Date of Award
Bachelor of Science Honours
School of Psychology and Social Sciences
Faculty of Computing, Health and Science
Dr Bronwyn Harman
Due to Federal Government policy reforms in the 1990's, equity and access to higher education (McKenzie & Schweitzer, 2001), has resulted in a major shift from elite to mass education (McKenzie & Schweitzer, 2001). Increased participation in higher education has subsequently led to increased attrition rates, especially among first year, first semester undergraduate students (Krause, Hartley, James, & Mcinnis, 2005). Over the past 15 years, the introduction of peer mentoring programs in Australian universities, have been recognised as an important step in addressing transitional issues (McLean, 2004), improving academic performance (Jacobi, 1991), and decreasing attrition rates (Drew, Pike, Pooley, Young, & Breen, 2001). This present study utilised a qualitative research design to explore undergraduate university students' perceptions and experiences as mentees' within a formal peer mentoring program, at a university in Western Australia. The sample size consisted of 14 participants, 10 females and 4 males who ranged in age from 18-45 years, (M=26yrs ). Participants took part in one to one, in-depth interviews which were conducted utilising semi-structured open ended interview questions. Thematic content data analysis results identified three main themes, which included academic support, psychosocial support, and perceived peer mentoring support. The overall findings from this qualitative research study, has shown that the academic and psychosocial support provided by the peer mentoring program, helped students' make a positive transition into tertiary studies. Furthermore, the knowledge and skills provided by the peer mentors may have helped to a certain extent, in the academic success students' achieved in assignment writing skills. In addition limitations and future directions of this study were further discussed.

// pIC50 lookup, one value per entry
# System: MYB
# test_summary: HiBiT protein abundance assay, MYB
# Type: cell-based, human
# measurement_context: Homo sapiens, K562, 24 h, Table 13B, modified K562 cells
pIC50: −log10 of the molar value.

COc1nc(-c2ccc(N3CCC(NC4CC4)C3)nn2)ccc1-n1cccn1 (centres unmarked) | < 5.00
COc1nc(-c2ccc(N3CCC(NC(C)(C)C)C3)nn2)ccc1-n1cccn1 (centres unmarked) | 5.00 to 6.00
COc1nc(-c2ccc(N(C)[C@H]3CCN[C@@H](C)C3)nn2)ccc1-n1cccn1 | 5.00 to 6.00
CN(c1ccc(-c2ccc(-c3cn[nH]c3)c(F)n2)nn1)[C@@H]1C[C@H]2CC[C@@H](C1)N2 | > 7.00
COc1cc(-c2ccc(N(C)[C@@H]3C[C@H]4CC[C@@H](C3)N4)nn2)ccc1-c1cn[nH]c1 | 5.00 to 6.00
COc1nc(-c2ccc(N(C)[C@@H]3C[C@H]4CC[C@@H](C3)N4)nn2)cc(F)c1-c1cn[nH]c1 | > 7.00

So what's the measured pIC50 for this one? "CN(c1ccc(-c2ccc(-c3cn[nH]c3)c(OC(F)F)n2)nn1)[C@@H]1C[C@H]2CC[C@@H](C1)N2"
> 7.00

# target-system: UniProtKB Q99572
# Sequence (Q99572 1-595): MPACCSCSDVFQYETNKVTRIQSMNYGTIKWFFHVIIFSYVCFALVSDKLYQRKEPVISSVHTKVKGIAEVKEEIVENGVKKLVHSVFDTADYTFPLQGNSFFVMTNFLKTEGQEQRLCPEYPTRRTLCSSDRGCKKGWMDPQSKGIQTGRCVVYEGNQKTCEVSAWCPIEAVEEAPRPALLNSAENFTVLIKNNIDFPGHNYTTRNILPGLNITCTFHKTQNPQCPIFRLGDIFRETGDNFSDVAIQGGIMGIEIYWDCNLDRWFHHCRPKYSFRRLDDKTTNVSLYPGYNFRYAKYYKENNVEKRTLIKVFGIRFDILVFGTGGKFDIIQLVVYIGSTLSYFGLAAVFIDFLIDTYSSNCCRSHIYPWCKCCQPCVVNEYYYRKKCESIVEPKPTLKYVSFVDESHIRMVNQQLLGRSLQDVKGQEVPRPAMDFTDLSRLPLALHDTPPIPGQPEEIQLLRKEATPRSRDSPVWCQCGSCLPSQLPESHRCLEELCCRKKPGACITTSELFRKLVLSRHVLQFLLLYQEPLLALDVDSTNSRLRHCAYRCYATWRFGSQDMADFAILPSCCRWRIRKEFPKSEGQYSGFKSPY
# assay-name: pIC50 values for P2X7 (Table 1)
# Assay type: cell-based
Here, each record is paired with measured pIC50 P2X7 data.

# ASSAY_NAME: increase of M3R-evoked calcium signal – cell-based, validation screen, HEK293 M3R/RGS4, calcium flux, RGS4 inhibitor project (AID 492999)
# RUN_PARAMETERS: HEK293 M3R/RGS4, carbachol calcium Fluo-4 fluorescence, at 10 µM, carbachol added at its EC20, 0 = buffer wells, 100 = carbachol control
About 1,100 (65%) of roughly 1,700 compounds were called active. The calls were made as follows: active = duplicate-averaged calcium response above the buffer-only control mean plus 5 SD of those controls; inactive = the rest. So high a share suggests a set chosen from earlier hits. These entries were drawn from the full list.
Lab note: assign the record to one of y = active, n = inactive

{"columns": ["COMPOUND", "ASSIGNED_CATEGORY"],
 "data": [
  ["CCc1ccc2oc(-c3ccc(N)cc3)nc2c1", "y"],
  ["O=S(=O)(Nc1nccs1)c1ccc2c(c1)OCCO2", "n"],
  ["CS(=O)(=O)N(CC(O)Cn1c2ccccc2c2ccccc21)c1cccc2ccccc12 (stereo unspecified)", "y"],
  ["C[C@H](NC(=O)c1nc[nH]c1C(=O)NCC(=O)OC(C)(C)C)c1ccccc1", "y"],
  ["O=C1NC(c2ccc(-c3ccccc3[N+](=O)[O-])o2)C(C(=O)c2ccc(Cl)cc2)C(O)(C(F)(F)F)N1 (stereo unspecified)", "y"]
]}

Barclay, J. (2010). Peer mentoring in higher education: Mentees' perceptions and experiences. Retrieved from https://ro.ecu.edu.au/theses_hons/1336